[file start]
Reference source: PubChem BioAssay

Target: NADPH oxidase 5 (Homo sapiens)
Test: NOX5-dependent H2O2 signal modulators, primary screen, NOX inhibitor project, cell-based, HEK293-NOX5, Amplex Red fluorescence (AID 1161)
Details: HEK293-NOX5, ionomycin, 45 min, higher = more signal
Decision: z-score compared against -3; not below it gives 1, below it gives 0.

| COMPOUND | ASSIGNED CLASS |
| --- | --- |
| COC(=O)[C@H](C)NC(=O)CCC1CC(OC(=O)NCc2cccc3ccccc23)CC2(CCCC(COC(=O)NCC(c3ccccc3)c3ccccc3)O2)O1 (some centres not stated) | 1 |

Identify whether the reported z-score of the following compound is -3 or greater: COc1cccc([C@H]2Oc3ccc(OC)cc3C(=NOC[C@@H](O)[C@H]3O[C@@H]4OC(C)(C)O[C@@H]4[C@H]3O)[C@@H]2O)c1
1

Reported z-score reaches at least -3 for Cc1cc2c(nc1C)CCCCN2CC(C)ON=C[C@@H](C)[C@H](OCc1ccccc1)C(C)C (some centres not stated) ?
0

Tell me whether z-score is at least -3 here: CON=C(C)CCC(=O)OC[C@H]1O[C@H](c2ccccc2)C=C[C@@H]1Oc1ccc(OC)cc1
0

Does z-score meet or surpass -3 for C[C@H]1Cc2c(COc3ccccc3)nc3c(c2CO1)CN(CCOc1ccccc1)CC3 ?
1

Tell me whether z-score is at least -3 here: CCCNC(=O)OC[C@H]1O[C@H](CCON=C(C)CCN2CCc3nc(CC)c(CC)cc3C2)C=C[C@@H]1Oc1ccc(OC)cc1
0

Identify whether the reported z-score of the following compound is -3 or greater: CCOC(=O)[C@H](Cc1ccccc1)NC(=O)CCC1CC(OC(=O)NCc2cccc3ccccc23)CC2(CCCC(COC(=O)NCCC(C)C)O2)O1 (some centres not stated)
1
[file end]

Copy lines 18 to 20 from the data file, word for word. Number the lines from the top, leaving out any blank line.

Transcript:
0

Identify whether the reported z-score of the following compound is -3 or greater: CCOC(=O)[C@H](Cc1ccccc1)NC(=O)CCC1CC(OC(=O)NCc2cccc3ccccc23)CC2(CCCC(COC(=O)NCCC(C)C)O2)O1 (some centres not stated)
1